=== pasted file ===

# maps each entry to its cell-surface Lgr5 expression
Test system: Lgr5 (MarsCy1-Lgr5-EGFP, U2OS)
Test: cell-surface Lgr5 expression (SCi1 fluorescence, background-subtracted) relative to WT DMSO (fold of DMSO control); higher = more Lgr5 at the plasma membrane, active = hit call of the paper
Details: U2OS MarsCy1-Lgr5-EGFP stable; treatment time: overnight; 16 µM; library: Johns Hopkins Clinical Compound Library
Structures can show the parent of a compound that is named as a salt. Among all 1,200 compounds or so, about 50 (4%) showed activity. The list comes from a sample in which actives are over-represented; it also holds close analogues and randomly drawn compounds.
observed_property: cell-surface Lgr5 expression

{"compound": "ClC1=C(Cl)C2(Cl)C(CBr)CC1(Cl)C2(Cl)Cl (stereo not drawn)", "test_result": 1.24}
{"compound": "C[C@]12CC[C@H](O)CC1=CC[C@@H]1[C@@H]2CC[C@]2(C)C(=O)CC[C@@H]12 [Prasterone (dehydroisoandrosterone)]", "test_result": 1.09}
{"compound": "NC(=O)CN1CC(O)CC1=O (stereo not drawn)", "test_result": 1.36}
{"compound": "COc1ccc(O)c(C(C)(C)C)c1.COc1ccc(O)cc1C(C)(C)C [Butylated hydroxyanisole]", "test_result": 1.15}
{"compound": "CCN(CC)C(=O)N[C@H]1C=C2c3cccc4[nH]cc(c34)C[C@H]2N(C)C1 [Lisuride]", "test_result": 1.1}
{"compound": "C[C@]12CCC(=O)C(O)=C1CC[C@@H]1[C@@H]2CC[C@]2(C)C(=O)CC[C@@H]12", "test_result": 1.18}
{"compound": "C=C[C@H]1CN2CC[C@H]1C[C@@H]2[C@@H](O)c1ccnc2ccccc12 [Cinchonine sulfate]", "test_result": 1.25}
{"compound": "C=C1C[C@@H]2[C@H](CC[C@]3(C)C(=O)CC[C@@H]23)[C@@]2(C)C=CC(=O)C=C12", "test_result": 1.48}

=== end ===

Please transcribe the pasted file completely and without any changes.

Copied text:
# maps each entry to its cell-surface Lgr5 expression
Test system: Lgr5 (MarsCy1-Lgr5-EGFP, U2OS)
Test: cell-surface Lgr5 expression (SCi1 fluorescence, background-subtracted) relative to WT DMSO (fold of DMSO control); higher = more Lgr5 at the plasma membrane, active = hit call of the paper
Details: U2OS MarsCy1-Lgr5-EGFP stable; treatment time: overnight; 16 µM; library: Johns Hopkins Clinical Compound Library
Structures can show the parent of a compound that is named as a salt. Among all 1,200 compounds or so, about 50 (4%) showed activity. The list comes from a sample in which actives are over-represented; it also holds close analogues and randomly drawn compounds.
observed_property: cell-surface Lgr5 expression

{"compound": "ClC1=C(Cl)C2(Cl)C(CBr)CC1(Cl)C2(Cl)Cl (stereo not drawn)", "test_result": 1.24}
{"compound": "C[C@]12CC[C@H](O)CC1=CC[C@@H]1[C@@H]2CC[C@]2(C)C(=O)CC[C@@H]12 [Prasterone (dehydroisoandrosterone)]", "test_result": 1.09}
{"compound": "NC(=O)CN1CC(O)CC1=O (stereo not drawn)", "test_result": 1.36}
{"compound": "COc1ccc(O)c(C(C)(C)C)c1.COc1ccc(O)cc1C(C)(C)C [Butylated hydroxyanisole]", "test_result": 1.15}
{"compound": "CCN(CC)C(=O)N[C@H]1C=C2c3cccc4[nH]cc(c34)C[C@H]2N(C)C1 [Lisuride]", "test_result": 1.1}
{"compound": "C[C@]12CCC(=O)C(O)=C1CC[C@@H]1[C@@H]2CC[C@]2(C)C(=O)CC[C@@H]12", "test_result": 1.18}
{"compound": "C=C[C@H]1CN2CC[C@H]1C[C@@H]2[C@@H](O)c1ccnc2ccccc12 [Cinchonine sulfate]", "test_result": 1.25}
{"compound": "C=C1C[C@@H]2[C@H](CC[C@]3(C)C(=O)CC[C@@H]23)[C@@]2(C)C=CC(=O)C=C12", "test_result": 1.48}